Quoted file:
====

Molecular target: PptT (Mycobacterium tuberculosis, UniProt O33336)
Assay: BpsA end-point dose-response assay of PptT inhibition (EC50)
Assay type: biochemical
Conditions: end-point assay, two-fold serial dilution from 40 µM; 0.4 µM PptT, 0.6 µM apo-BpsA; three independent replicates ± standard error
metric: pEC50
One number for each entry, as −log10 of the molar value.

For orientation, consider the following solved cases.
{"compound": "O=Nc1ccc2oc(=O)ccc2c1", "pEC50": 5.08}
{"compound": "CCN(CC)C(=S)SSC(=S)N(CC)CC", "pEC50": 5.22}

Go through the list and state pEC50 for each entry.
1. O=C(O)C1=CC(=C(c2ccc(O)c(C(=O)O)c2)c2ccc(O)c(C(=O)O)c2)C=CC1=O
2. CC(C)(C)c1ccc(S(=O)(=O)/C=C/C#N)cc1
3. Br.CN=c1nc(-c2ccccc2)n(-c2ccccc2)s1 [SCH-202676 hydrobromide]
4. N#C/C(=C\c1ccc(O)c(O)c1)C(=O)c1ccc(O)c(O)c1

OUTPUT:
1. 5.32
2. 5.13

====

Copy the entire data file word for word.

Molecular target: PptT (Mycobacterium tuberculosis, UniProt O33336)
Assay: BpsA end-point dose-response assay of PptT inhibition (EC50)
Assay type: biochemical
Conditions: end-point assay, two-fold serial dilution from 40 µM; 0.4 µM PptT, 0.6 µM apo-BpsA; three independent replicates ± standard error
metric: pEC50
One number for each entry, as −log10 of the molar value.

For orientation, consider the following solved cases.
{"compound": "O=Nc1ccc2oc(=O)ccc2c1", "pEC50": 5.08}
{"compound": "CCN(CC)C(=S)SSC(=S)N(CC)CC", "pEC50": 5.22}

Go through the list and state pEC50 for each entry.
1. O=C(O)C1=CC(=C(c2ccc(O)c(C(=O)O)c2)c2ccc(O)c(C(=O)O)c2)C=CC1=O
2. CC(C)(C)c1ccc(S(=O)(=O)/C=C/C#N)cc1
3. Br.CN=c1nc(-c2ccccc2)n(-c2ccccc2)s1 [SCH-202676 hydrobromide]
4. N#C/C(=C\c1ccc(O)c(O)c1)C(=O)c1ccc(O)c(O)c1

OUTPUT:
1. 5.32
2. 5.13